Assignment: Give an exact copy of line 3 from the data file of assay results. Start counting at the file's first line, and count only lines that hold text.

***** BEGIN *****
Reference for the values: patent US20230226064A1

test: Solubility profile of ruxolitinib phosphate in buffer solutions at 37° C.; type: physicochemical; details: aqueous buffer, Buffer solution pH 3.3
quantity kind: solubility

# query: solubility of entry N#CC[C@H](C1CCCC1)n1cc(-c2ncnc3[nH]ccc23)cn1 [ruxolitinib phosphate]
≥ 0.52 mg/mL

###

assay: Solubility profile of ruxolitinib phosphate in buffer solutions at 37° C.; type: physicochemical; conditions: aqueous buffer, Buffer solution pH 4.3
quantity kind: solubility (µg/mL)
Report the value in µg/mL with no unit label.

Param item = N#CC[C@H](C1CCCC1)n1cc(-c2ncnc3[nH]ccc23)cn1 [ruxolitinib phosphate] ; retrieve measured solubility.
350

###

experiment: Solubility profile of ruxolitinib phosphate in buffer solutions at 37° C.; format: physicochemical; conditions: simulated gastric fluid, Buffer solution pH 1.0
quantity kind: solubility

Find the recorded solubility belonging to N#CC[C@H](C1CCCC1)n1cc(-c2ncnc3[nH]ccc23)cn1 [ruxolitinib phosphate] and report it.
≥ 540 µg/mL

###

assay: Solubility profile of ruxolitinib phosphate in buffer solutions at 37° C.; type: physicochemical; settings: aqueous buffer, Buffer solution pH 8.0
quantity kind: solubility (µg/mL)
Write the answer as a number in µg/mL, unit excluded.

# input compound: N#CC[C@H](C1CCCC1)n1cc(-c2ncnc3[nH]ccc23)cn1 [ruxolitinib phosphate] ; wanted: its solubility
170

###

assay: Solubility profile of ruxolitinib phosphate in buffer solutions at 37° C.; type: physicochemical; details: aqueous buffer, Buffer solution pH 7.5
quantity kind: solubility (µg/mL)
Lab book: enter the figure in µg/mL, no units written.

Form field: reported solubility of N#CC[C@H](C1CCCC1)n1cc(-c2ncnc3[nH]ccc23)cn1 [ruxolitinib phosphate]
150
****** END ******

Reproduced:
quantity kind: solubility